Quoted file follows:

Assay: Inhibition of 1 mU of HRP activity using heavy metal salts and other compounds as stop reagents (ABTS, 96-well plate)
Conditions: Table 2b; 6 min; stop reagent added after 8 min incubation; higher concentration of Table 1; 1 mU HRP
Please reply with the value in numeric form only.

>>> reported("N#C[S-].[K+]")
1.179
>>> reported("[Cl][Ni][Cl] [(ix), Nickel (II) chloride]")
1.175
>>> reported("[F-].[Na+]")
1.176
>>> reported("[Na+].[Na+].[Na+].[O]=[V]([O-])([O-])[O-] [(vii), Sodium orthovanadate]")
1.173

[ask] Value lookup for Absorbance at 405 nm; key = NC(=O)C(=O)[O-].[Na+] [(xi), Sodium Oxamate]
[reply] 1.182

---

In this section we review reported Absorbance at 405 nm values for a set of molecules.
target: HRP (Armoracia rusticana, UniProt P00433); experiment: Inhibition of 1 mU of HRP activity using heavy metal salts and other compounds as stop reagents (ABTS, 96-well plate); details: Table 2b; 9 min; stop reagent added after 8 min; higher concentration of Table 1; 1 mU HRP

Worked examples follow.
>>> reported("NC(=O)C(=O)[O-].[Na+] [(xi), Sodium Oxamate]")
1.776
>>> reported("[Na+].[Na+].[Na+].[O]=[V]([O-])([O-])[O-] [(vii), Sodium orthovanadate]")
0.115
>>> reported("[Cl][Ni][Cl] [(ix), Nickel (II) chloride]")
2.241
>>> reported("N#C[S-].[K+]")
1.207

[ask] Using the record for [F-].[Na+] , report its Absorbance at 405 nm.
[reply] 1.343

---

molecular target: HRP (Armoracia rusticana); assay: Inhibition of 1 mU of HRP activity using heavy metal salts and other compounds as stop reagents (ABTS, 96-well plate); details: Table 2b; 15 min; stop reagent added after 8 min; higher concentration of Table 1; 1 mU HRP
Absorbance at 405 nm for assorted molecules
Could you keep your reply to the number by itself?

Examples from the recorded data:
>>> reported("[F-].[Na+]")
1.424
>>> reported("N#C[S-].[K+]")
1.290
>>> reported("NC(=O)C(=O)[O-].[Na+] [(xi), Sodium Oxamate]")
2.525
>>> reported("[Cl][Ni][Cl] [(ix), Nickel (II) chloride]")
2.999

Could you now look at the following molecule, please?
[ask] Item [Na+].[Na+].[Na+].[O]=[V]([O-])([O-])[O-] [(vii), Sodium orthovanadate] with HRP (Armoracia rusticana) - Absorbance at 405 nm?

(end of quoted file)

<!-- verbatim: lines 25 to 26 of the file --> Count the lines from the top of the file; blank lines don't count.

1.207

[ask] Using the record for [F-].[Na+] , report its Absorbance at 405 nm.